People with diabetes are more than twice as likely as those without diabetes to develop both types of arthritis. Osteoarthritis is a common comorbidity among those who have type 2 diabetes and are obese. The extra weight puts pressure on the musculoskeletal system, causing pain, swelling, and symptoms in the joints. Controlling obesity often resolves these symptoms. People with type 1 diabetes are more likely to also have rheumatoid arthritis, an autoimmune disease in which the immune system attacks healthy joints. Taking steps to reduce inflammation, including healthy diet and certain types of exercises, can help control the symptoms of rheumatoid arthritis.

    Forestier Disease
    This complication is caused by hardening of tendons and ligaments that limits range of motion, often in the spine. Symptoms include stiffness, discomfort, and decreased mobility, but can often be resolved with over-the-counter pain relievers and other lifestyle remedies.

    Frozen Shoulder
    Though the cause of this condition, which limits mobility in one shoulder, is unknown, the presence of diabetes is a common risk factor.

    If you've been diagnosed with diabetes or are at high risk for developing this condition, talk with your doctor whenever you experience any unexplained symptoms, including joint and muscle pain.

  • 3 Signs You Might Be Experiencing Severe Back Problems


    Most of us occasionally hurt our back through heavy lifting, pulling, or straining ourselves through activities that our bodies are not equipped to handle. Some activities may be fun and relatively harmless, like bowling, but the wrong angle of rolling a ball down the lane could twist or hurt part of a person's back. Thankfully, most back pain clears up within a day or two on its own or with at-home treatment, like over-the-counter pain medication, cold compresses, or heating pads. However, sometimes we injure our back more than we realize, which may lead to serious back problems that become progressively more painful and harder to deal with. Here are three things to watch for that may indicate severe back problems.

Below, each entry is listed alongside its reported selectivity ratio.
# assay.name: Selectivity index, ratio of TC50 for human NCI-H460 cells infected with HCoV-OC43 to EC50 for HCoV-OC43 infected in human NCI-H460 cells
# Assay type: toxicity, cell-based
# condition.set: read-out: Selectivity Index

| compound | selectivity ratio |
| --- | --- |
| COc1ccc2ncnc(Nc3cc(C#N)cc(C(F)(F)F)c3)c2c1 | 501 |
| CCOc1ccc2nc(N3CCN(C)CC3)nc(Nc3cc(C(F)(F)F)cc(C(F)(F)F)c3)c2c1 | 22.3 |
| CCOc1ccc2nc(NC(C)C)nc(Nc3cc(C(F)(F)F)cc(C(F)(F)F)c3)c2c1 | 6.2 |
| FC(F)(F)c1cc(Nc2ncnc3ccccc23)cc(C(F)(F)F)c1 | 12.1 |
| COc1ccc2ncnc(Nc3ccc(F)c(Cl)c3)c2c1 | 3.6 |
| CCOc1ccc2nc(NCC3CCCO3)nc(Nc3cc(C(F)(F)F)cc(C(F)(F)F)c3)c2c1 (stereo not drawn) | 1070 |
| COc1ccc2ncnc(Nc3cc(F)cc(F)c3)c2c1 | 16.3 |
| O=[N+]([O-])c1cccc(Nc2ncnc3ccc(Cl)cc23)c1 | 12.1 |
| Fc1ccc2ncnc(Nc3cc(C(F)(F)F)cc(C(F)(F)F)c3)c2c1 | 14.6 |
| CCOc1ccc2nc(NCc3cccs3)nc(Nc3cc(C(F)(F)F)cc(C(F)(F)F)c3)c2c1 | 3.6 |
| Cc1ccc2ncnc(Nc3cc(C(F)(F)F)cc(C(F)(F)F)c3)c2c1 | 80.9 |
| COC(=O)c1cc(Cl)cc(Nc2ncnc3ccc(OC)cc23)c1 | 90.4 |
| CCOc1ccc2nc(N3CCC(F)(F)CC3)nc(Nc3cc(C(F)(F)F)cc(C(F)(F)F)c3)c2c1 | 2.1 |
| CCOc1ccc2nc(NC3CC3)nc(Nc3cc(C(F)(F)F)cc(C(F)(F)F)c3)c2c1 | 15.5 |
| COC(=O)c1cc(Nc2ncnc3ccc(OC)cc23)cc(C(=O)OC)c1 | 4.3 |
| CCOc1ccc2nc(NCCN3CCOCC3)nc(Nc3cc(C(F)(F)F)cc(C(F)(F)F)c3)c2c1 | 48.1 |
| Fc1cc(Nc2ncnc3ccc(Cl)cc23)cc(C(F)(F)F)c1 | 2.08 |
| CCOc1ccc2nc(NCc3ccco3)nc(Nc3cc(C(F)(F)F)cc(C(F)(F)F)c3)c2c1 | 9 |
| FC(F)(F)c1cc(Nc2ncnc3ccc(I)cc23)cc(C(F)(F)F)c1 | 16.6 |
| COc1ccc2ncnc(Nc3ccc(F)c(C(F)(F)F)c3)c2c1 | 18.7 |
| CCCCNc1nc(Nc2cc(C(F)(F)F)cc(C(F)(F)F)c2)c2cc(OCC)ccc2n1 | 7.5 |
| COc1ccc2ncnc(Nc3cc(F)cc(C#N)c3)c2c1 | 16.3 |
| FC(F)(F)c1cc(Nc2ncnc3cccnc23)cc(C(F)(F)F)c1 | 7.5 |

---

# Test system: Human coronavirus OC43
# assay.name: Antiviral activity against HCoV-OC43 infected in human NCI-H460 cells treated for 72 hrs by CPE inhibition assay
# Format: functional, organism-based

Unusual or Persistent Discomfort
    If you are experiencing difficulty in sitting comfortably, or are unable to comfortably lay on your back due to unusual discomfort, you may have major back problems. The pain may manifest on one side of your back, both, or the upper or lower part of your spine. Or it might be felt generally all over. If the pain cannot be effectively managed with home remedies within a day or two, then it's probably time to go to the ER or a local urgent care center for a detailed medical evaluation.

    Difficulty Walking